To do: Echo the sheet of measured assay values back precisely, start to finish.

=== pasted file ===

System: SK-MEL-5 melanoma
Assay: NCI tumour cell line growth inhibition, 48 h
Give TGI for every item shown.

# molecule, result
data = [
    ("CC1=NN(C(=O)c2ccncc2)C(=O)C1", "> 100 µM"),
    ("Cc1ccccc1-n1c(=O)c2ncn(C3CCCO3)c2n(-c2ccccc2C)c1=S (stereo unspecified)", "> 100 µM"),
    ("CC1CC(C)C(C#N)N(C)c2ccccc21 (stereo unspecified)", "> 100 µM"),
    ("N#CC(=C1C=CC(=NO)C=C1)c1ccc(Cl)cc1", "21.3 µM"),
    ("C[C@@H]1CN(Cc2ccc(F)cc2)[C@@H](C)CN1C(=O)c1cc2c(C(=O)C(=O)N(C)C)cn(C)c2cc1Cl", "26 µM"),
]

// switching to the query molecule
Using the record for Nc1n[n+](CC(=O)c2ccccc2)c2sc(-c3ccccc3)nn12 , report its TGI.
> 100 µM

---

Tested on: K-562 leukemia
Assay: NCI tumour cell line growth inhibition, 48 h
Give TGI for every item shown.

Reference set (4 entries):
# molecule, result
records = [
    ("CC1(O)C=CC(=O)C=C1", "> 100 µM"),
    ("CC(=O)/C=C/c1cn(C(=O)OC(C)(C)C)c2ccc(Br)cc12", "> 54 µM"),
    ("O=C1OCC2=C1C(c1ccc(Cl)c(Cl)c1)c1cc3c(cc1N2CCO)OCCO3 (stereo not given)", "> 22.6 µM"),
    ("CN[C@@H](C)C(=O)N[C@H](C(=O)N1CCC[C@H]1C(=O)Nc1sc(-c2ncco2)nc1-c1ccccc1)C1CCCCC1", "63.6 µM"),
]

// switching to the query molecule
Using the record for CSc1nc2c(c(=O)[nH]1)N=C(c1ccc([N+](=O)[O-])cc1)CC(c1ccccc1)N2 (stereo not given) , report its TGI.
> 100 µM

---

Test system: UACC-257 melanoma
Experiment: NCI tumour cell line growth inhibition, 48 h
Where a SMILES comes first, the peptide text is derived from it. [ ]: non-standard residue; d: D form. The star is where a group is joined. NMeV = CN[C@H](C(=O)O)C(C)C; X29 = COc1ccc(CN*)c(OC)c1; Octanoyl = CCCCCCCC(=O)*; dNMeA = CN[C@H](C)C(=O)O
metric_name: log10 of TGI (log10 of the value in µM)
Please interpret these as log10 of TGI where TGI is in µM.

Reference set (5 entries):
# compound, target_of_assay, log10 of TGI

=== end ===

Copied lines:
System: SK-MEL-5 melanoma
Assay: NCI tumour cell line growth inhibition, 48 h
Give TGI for every item shown.

# molecule, result
data = [
    ("CC1=NN(C(=O)c2ccncc2)C(=O)C1", "> 100 µM"),
    ("Cc1ccccc1-n1c(=O)c2ncn(C3CCCO3)c2n(-c2ccccc2C)c1=S (stereo unspecified)", "> 100 µM"),
    ("CC1CC(C)C(C#N)N(C)c2ccccc21 (stereo unspecified)", "> 100 µM"),
    ("N#CC(=C1C=CC(=NO)C=C1)c1ccc(Cl)cc1", "21.3 µM"),
    ("C[C@@H]1CN(Cc2ccc(F)cc2)[C@@H](C)CN1C(=O)c1cc2c(C(=O)C(=O)N(C)C)cn(C)c2cc1Cl", "26 µM"),
]

// switching to the query molecule
Using the record for Nc1n[n+](CC(=O)c2ccccc2)c2sc(-c3ccccc3)nn12 , report its TGI.
> 100 µM

---

Tested on: K-562 leukemia
Assay: NCI tumour cell line growth inhibition, 48 h
Give TGI for every item shown.

Reference set (4 entries):
# molecule, result
records = [
    ("CC1(O)C=CC(=O)C=C1", "> 100 µM"),
    ("CC(=O)/C=C/c1cn(C(=O)OC(C)(C)C)c2ccc(Br)cc12", "> 54 µM"),
    ("O=C1OCC2=C1C(c1ccc(Cl)c(Cl)c1)c1cc3c(cc1N2CCO)OCCO3 (stereo not given)", "> 22.6 µM"),
    ("CN[C@@H](C)C(=O)N[C@H](C(=O)N1CCC[C@H]1C(=O)Nc1sc(-c2ncco2)nc1-c1ccccc1)C1CCCCC1", "63.6 µM"),
]

// switching to the query molecule
Using the record for CSc1nc2c(c(=O)[nH]1)N=C(c1ccc([N+](=O)[O-])cc1)CC(c1ccccc1)N2 (stereo not given) , report its TGI.
> 100 µM

---

Test system: UACC-257 melanoma
Experiment: NCI tumour cell line growth inhibition, 48 h
Where a SMILES comes first, the peptide text is derived from it. [ ]: non-standard residue; d: D form. The star is where a group is joined. NMeV = CN[C@H](C(=O)O)C(C)C; X29 = COc1ccc(CN*)c(OC)c1; Octanoyl = CCCCCCCC(=O)*; dNMeA = CN[C@H](C)C(=O)O
metric_name: log10 of TGI (log10 of the value in µM)
Please interpret these as log10 of TGI where TGI is in µM.

Reference set (5 entries):
# compound, target_of_assay, log10 of TGI